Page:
You know what’s crazy? I’ll tell you what’s crazy™
The spider house.
The woman is upset. She has every right to be upset.
There are brown recluse spiders in her light fixture. Most are dead. One is still alive, moving around in the silhouette of the light.
“It’s so gross,” she says almost folding in half with angst. “I just want them out of here.”
I look at the sticky traps she has all around her apartment.
I pick one up and hold it carefully by the edges.
I feel the stickiness of the glue as I look inside the cardboard box.
There are spiders, perhaps four of them.
They are newly caught, and have yet to start decomposing.
I see their spidery thin legs, and their bulbous eyes, and something that looks like teeth that bite.
They are ugly, evil, like a lanced boil on satan’s ass.
“I was on the phone, getting dressed, and I looked down and saw one climbing up my chest,” the woman says, remembering the incident as if it had just happened.
She will tell me that she has complained and complained to management.
“They’ve sprayed twice, and still they are back,” she laments.
“I saw one in my daughter’s bed,” she bemoans.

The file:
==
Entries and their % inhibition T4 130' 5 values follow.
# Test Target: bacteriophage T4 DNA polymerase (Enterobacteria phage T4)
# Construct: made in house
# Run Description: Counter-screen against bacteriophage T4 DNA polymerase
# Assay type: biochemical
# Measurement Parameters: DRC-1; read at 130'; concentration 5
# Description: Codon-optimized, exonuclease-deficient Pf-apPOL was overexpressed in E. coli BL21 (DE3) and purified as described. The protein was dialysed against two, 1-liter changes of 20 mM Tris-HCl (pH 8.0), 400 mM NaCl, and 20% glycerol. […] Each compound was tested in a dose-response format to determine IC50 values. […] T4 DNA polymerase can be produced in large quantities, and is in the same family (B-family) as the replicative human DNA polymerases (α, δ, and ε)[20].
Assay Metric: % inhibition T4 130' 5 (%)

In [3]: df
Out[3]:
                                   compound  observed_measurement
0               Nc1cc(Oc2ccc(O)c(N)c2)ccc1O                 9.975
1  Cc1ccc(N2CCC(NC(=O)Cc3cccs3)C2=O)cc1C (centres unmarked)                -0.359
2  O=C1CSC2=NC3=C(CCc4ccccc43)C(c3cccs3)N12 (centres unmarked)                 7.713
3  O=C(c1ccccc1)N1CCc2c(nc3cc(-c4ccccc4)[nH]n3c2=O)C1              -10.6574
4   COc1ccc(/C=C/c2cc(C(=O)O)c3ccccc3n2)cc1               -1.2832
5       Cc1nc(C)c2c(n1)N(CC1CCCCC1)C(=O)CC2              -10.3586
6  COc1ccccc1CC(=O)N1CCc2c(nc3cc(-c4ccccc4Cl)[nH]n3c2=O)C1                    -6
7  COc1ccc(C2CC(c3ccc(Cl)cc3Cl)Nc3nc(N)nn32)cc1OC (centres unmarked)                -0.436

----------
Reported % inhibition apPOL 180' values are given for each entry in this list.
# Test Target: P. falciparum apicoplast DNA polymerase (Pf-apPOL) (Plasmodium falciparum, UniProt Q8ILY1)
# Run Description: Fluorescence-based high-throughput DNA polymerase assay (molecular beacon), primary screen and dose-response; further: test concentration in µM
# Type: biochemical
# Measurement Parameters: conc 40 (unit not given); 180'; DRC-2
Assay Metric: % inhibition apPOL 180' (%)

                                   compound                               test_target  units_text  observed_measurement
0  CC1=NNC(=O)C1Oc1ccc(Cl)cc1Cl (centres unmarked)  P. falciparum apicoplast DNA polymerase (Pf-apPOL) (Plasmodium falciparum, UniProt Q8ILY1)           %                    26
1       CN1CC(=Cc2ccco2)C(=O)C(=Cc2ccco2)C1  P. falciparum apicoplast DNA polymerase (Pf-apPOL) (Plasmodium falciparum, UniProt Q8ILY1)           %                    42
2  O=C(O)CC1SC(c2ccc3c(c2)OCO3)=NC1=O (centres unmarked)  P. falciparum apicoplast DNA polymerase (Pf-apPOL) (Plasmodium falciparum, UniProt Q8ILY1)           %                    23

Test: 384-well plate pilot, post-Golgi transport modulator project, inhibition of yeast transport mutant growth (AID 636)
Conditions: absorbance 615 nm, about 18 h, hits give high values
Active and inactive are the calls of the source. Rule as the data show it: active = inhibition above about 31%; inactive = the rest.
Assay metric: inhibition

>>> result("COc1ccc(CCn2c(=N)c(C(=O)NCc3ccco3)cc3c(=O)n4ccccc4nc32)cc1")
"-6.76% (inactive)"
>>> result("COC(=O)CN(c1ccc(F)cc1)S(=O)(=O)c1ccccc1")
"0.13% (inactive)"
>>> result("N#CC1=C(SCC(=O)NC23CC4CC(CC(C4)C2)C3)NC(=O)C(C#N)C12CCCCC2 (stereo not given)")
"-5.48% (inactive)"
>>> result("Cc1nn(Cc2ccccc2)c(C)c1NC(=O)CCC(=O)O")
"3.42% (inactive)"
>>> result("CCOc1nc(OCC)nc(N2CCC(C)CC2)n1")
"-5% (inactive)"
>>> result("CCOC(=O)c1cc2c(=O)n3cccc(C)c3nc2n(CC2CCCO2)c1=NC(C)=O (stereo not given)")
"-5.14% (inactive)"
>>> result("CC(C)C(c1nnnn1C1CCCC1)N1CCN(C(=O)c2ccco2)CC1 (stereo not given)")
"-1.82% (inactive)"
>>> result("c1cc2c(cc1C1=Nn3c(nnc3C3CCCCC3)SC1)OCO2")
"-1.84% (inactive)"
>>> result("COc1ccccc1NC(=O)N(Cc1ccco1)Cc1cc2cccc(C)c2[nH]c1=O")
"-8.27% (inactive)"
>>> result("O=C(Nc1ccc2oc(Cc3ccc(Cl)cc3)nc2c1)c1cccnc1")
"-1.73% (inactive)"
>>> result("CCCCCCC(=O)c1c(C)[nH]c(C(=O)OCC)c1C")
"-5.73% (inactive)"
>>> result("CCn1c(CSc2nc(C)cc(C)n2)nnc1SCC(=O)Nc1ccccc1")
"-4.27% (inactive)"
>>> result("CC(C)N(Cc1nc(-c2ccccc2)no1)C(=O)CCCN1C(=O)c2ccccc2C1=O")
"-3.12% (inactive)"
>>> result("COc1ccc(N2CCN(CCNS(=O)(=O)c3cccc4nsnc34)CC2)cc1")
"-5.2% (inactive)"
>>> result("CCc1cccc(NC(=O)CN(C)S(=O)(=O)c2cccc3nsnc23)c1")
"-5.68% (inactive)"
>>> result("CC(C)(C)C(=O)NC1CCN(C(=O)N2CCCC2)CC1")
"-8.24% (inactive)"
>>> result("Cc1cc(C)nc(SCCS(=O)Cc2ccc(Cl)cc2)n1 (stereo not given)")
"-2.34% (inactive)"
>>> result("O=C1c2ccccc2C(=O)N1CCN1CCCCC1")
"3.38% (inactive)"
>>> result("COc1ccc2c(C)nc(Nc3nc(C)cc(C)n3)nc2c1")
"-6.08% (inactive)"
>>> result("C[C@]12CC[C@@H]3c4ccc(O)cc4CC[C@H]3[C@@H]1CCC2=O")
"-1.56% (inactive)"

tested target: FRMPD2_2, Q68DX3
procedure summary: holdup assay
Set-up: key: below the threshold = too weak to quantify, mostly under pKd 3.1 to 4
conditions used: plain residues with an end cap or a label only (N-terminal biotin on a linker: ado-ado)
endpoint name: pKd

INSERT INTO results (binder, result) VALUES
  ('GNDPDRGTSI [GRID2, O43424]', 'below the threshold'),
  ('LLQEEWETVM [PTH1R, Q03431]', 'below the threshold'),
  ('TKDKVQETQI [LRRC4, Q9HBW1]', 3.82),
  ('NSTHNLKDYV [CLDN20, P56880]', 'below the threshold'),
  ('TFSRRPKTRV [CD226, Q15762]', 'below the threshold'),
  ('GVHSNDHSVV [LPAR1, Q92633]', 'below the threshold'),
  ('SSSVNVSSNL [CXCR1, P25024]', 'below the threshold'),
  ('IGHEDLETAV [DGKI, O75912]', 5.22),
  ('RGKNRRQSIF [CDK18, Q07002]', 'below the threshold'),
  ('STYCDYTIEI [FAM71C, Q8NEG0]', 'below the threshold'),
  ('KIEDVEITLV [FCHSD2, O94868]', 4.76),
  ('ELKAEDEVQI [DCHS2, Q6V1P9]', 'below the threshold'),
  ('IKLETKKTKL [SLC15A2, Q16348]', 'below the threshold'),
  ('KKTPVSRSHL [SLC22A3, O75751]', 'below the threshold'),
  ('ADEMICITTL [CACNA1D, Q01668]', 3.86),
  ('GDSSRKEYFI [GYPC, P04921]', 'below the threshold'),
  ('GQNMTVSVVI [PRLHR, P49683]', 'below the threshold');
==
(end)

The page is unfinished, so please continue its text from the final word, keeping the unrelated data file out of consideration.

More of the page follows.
I can see the physical anguish on her face. She is distraught.
“I just feel like I’m itching everywhere,” she adds.
I go to the management firm and try and get some resolution.
“what are you doing about it?” I kindly ask.
The Chief Operating Officer is a nice man who is not initially happy with my line of questioning.
But the man is a corporate leader and he realizes that showing me a smile and promoting good customer relations is going to win this battle in the end.
So he tells me that they have sprayed twice, and they didn’t realize the problem had persisted, but thanks to us, they will now spray again.
I shake his hand.
I appreciate his attitude.
I tell the woman of this development.
“Thank god,” She says staring at the light fixture with the arachnid scooting around.
She turns off the light. The imagery of the spiders disappears but we all know they are still there.
I am pleased to leave her home. I scratch in places that don’t really itch.
I can’t imagine pulling back the sheets and inspecting for insects.
I am glad I get to leave. I hope that the spiders leave soon.